• Audrey from HuniePop has a few friends among the other girls of the game, but they seem to agree that she's a massive bitch.
  • Undertale has an early monster named Jerry that always shows up as part of a group of monsters and is always introduced separately from the others, usually with something like "Jerry came too". On top of an obnoxious personality, he has a stupidly high amount of defense but no attack, making its "allies" do all the work while only slightly increasing their attack phase. His one ACT is to "ditch" him by conspiring with the other monsters to run away and fight elsewhere while he isn't looking. No one likes Jerry.
    • To a lesser extent, there's Aaron, a narcissistic horse-like monster in Waterfall. He comes off as a creep to Shyren, and Woshua, the closest thing he has to a friend, barely tolerates him.
  • Dead or Alive 5: Despite Zack now being part of the heroes and Helena's right-hand man, nobody except Helena seems to respect or like him. In fact, Hayabusa and Bayman refuse to take a flight with him simply because of their dislike. Hayate and Ayane do fly with him, but they soon get annoyed with Zack and tell him that they will never fly with him again.
  • In Pillars of Eternity, Durance is curmudgeonly, racist, xenophobic, and misogynistic, but he tags along with the Watcher because he's convinced their destiny and his are intertwined, and generally allowed to do so because he's an entirely competent priest with some good lines. Nobody has a high opinion of his constant prattle, though. Mostly it's snark, as is usual for the game, but even Grieving Mother will quip that "A voice falls silent, at last" if he's knocked unconscious.
  • All of the Evil Elder Powers in Nexus Clash are despised by every member of the pantheon including each other...but they remain frequently successful contenders in the Cosmic Chess Game that drives the series because they're too well-armed and persistent and the other Powers That Be can never properly unite to wipe them out.
  • Metal Gear Solid V: HUEY. He genuinely screwed over EVERYONE related to Diamond Dogs and acts like he's done nothing wrong. They're not amused, but he is their head of R&D and the main source of all their advanced technology. Then they finally figure out how to reverse-engineer all his prototypes and lynch the poor bastard.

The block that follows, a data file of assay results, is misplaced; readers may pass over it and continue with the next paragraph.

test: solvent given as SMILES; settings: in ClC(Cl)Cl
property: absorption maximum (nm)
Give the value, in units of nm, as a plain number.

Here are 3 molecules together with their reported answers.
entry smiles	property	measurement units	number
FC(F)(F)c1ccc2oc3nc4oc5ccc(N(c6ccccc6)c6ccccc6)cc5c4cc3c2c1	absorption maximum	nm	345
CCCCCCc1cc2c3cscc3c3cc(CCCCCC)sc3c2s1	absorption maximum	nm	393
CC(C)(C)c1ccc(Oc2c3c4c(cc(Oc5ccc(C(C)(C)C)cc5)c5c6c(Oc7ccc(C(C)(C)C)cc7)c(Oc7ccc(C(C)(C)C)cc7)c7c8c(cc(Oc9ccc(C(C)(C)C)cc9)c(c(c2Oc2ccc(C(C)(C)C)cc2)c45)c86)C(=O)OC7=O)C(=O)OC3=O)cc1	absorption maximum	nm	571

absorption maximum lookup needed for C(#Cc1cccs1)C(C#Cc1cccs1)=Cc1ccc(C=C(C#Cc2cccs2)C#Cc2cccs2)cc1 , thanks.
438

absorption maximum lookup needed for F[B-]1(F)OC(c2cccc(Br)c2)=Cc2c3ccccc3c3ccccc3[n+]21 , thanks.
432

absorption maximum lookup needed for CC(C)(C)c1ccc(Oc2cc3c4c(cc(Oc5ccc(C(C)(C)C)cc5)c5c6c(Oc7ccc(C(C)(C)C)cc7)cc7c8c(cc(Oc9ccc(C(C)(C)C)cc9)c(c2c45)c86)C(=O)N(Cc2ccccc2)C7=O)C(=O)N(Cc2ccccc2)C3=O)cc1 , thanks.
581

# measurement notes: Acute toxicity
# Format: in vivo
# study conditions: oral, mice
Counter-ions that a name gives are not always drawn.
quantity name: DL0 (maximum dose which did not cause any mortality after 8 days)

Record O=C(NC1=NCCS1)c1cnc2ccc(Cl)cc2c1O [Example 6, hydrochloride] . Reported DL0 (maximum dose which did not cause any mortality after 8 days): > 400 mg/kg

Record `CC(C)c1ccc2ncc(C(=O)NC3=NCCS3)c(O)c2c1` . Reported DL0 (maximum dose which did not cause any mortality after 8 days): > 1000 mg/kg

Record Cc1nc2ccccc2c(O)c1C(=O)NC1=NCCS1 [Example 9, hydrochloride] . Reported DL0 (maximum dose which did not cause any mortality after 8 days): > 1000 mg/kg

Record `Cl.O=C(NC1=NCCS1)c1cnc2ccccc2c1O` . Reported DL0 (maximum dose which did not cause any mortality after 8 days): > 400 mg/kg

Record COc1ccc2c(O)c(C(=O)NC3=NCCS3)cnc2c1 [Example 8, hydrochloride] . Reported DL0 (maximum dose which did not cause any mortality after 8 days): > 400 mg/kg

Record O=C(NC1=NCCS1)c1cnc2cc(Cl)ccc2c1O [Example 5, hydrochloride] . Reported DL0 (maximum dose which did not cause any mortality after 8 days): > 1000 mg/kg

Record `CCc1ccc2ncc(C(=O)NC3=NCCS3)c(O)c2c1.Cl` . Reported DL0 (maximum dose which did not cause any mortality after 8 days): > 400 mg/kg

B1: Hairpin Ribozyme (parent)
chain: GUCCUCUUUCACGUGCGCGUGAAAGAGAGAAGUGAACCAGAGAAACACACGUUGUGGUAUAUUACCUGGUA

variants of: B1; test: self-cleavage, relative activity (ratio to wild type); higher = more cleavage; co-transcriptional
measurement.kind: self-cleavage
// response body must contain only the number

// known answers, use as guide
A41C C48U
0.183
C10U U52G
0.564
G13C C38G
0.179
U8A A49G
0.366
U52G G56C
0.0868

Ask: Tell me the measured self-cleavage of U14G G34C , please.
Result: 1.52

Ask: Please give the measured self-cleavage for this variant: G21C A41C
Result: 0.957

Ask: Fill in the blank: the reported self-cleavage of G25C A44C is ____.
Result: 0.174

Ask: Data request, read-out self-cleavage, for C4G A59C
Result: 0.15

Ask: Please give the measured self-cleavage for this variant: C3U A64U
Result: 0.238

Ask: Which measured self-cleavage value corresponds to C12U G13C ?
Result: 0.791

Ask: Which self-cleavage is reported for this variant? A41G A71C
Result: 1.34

• Fire Emblem: Radiant Dawn has Oliver, a Fat Bastard villain from the previous game who is bizarrely recruitable in this one; he only joins the army due to his extreme Blue and Orange Morality over "beauty". Ike outright demands he rejoin the enemy, and most if not all of his generic Support lines have the other character tell him to stay away from them. Even the endgame bosses express extreme confusion at him being in the party, with The Heavy even saying that him being there is a sign that the world is doomed.
  • Fire Emblem Awakening:
    • Downplayed with Virion: he makes an awful first impression on the group by showing up out of the blue in the middle of a battle to offer to help and shamelessly hitting on one of the women in the group, all while being very dodgy about who he is, where he came from, and why he's offering. He also has several supports where he's initially seen as a vain, flamboyant womanizer and little else by the others, but more often than not wins their appreciation by showing them that for all of his flaws, he's a genuinely kind person.
    • Excellus from the same game also counts on the villainous side. All of the other villains realize he's nothing but a weak, cowardly slimeball who's only in it for himself, can't do much besides manipulate others into doing his dirty work for him, and thinks his manipulations make him a brilliant chessmaster, when in reality he's just another pawn who is even more easily manipulated. None of them hesitate to mock him to his face and tell him their side wouldn't really be missing anything without him, and Walhart even reveals, almost casually, that he's known all along that Excellus has his own agenda and would stab him in the back the minute it was convenient, but kept him around anyway because he knows he's too weak and pathetic to actually pull it off, and because he finds him so sad that it's amusing.
  • Fire Emblem Echoes: Shadows of Valentia turns Slayde into one of these. Even before he openly allies with Desaix, he's a Dirty Coward who only cares about himself and causes no end of trouble for his fellow knights. Fernand openly insults him, Clair is implied to hate him as well, and even Clive finally gets fed up with him when Slayde angers some rebelling traders, flees the scene, and leaves him and Fernand to clean up his mess. By the time Echoes' Act 4 rolls around (where Slayde gets an extra appearance compared to the original Gaiden), Clive's not even bothering to pretend to be polite anymore, and tears into him for defecting to Rigel. Pretty much the only reason anyone put up with him was due to the fact that they were stuck with him.